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GM is commercializing its fuel cell business. Here's a look behind the scenes

Kalea Hall, The Detroit News on

Published in Automotive News

Last year, Hydrotec said its fuel cells would be used on a fleet of Navistar Inc. manufactured trucks that will be piloted this year by J.B. Hunt Transport Inc. Wabtec Corp. then announced it would use fuel cell systems in its locomotives and Hydrotec signed a joint development agreement with Liebherr-Aerospace to work on a hydrogen fuel cell-based electrical power generation system for aircraft.

GM already has shown in its demos that a fuel cell system can power a normal consumer vehicle, but the automaker recognizes fuel cells are better suited for larger applications.

"When you start trying to put heavy things ... liquids, steel, gravel on the big heavy haulers, that's where you're going to find that there's a big challenge to try to go to electric if you don't also have hydrogen in the technology portfolio," said Charlie Freese, executive director of GM's global Hydrotec business. "And so that's why we continued to put heavy investment into this all along because we saw that it was needed to really build out this overall portfolio."

Freese, GM's former executive director of diesel engineering, took over the program in 2008. His predecessor, Byron McCormick, had led the program since 1997 and advised executives about the capabilities hydrogen fuel cells could provide.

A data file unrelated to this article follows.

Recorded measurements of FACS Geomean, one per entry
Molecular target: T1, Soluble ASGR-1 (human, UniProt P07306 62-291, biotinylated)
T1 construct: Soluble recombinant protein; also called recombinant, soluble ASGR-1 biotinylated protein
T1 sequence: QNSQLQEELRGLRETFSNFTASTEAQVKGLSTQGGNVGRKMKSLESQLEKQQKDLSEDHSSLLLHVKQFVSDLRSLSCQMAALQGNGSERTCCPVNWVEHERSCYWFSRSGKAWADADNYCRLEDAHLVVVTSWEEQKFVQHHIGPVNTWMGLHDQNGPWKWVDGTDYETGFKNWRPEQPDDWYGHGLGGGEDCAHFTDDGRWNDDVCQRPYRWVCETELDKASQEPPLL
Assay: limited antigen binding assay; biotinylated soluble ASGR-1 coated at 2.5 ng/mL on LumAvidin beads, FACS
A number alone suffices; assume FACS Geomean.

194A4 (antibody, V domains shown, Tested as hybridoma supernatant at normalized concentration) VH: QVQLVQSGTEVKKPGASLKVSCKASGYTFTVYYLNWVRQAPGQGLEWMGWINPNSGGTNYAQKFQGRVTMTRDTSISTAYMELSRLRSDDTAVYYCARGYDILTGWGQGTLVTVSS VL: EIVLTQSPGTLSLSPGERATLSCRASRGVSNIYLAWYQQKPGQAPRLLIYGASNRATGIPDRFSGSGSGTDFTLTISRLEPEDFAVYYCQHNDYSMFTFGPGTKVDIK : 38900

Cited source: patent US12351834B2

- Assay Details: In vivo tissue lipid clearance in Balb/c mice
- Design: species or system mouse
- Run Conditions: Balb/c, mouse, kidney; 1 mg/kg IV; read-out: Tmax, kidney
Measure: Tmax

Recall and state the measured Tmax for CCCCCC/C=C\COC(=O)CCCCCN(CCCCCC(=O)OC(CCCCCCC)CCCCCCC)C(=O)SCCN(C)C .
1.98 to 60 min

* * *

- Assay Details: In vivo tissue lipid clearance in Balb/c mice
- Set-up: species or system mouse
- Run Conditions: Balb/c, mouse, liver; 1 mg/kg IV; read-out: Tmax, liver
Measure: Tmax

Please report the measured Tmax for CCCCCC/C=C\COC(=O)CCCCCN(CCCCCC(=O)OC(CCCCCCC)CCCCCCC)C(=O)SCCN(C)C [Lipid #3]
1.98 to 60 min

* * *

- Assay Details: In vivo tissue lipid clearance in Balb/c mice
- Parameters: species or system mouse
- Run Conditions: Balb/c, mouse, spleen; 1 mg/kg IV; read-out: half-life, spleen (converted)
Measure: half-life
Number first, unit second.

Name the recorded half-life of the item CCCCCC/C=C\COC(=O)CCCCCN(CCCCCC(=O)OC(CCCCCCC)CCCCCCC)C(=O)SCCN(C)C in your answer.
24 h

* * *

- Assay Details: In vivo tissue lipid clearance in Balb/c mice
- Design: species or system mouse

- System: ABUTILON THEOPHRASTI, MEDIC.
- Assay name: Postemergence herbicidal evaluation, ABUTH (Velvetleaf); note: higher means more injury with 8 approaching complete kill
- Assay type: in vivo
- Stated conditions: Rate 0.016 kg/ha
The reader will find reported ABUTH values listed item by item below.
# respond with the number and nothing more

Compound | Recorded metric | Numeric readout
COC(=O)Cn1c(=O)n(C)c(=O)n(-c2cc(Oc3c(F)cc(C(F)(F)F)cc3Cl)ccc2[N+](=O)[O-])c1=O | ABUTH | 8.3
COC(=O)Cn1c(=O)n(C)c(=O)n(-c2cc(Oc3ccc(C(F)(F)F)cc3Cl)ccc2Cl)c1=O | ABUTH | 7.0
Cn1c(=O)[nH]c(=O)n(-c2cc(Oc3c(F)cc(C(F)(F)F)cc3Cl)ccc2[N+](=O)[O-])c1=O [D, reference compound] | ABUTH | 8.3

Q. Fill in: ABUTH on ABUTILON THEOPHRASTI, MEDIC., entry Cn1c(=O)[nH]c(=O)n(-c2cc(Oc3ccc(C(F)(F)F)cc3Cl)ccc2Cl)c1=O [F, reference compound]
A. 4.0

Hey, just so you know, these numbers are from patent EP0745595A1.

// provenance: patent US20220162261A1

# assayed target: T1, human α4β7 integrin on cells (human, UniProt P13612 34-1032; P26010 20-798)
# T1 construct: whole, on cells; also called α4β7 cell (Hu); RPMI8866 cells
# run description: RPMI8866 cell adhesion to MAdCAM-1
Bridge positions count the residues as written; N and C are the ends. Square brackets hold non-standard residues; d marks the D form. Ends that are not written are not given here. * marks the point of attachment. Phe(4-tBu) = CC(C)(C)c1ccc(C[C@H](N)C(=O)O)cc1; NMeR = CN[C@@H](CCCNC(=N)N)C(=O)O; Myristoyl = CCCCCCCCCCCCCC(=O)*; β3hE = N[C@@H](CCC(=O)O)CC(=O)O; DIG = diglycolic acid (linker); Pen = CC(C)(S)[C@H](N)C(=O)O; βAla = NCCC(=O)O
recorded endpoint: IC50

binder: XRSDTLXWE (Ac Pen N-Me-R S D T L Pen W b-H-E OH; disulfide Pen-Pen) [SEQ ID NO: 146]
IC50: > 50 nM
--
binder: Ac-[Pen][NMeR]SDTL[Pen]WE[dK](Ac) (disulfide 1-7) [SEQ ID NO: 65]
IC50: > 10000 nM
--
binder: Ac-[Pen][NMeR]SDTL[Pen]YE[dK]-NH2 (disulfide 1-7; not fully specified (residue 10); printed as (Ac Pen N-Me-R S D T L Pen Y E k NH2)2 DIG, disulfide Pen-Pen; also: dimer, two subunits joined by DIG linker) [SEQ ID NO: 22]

"I thought it was very important technology for GM to have," McCormick said. "It is complementary to batteries, it is not competitive with."

Under McCormick, the team developed a "strong" fuel cell technology and put it into Chevrolet Equinoxes for a demonstration called Project Driveway. When McCormick retired, the technology was ready to be commercialized, he said, but the lack of hydrogen fueling infrastructure held it back.

 

While that infrastructure is still not prevalent, GM is focused on providing fuel cell technology to applications with fixed routes. Meanwhile, its new Ultium battery technology can be used across a variety of consumer vehicles.

"General Motors is in a beautiful spot because by doing both of these things, they've got a portfolio of options they can balance ... General Motors is not a one-trick pony," McCormick said. "It can play the game, all the way across the board."

Inside the lab

Hydrotec's projects are moving forward with the fuel cell lab at the center of making that happen.

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